The banks will not be able to meet their obligations, and, as in Cyprus not long ago, deposits will be frozen and a proportion of them will be taken—simply expropriated—for recapitalization. (This happened to a neighbor of mine who sold his business for a few million and deposited the proceeds in a Cypriot bank because of the superior rate of interest that it offered, only to find shortly afterward that nearly 10 percent of his money had in effect been stolen, while access to the rest had been so restricted that it would take him many years to draw it out.)

In the event of a collapse in the value of Italian and other bonds, the banks’ freeze would no longer be peripheral, confined to Greece or Cyprus, but be pan-European. If it were, economic activity would seize up, share prices would plunge by half at least, millions would end up devoting their lives to finding enough to eat, and barter would again be the main means of subsistence. It is unlikely that enormous populations would take this as calmly as have (all things considered) the people of Greece. Britain would be particularly vulnerable to violent unrest because the family has been so comprehensively smashed up by government policy that all social solidarity has therefore to pass through the state, itself bankrupt and unable to meet its obligations. Moreover, while the educated Greeks were able to emigrate to more prosperous lands, no such safety valve will exist for the scores of millions of Europeans. Revolution is but a financial collapse away.

Why has this situation been allowed to develop? According to our author, governments, central banks, and commercial banks have all colluded to keep the whole system going. With few exceptions, governments have to continue to borrow to keep, however minimally, the promises that they have made to their populations. Not to borrow would require retrenchment so severe that it would result in political chaos.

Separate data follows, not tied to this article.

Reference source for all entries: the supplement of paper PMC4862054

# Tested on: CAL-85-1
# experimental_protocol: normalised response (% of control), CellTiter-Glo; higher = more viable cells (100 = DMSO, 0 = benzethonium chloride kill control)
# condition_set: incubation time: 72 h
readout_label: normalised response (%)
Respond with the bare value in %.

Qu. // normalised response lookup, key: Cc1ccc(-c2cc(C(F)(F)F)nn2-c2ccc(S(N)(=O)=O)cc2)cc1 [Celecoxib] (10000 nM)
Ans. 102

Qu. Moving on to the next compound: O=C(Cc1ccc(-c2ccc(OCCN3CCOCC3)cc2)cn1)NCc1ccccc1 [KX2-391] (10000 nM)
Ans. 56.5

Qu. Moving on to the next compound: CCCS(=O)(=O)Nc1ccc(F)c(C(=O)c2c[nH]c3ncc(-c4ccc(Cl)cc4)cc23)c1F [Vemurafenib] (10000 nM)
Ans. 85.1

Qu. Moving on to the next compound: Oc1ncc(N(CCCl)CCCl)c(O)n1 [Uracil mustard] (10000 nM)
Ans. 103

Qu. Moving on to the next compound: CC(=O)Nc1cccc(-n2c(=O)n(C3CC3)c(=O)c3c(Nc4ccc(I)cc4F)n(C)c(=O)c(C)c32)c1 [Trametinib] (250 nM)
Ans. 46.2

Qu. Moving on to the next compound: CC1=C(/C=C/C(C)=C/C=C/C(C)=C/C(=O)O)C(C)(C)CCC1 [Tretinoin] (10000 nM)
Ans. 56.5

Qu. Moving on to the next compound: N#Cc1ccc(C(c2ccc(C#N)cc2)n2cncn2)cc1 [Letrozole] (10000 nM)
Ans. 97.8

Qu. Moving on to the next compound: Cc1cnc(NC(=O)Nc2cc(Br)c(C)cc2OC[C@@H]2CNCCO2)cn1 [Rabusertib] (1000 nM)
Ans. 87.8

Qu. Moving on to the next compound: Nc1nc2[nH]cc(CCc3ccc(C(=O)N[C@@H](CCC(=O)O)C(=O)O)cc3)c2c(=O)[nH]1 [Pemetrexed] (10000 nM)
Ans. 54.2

But is panic, which my article suggests is the rational response, justified? Debt is not itself harmful if it can be serviced and if it is employed for economically productive ends, and the proportion of GDP taken up by servicing debt in Europe is by no means at an unprecedented maximum. The national debt of Japan is more than twice Britain’s proportionate to its GDP, but to service it costs less than half of the proportion of its GDP that it takes Britain to service its debt. This suggests, to me at least, that Japanese borrowing has been far more productive than British, which has been used largely to support a standard of living of a large part of the population that has not been earned. A debt expended to furnish the masses with fast food and flat-screen televisions is not the same as debt that is in incurred in (among other things) constructing a superb infrastructure. In other words, the Japanese have been serious and the British frivolous.

I suppose that in the end our fate is decided by market sentiment: Things can continue as they are as long as people believe that they can. Personally, I don’t believe that they can continue, but I don’t know at what precise moment impossibility will supervene. Therefore I keep calm and carry on, enjoying my panic at third hand.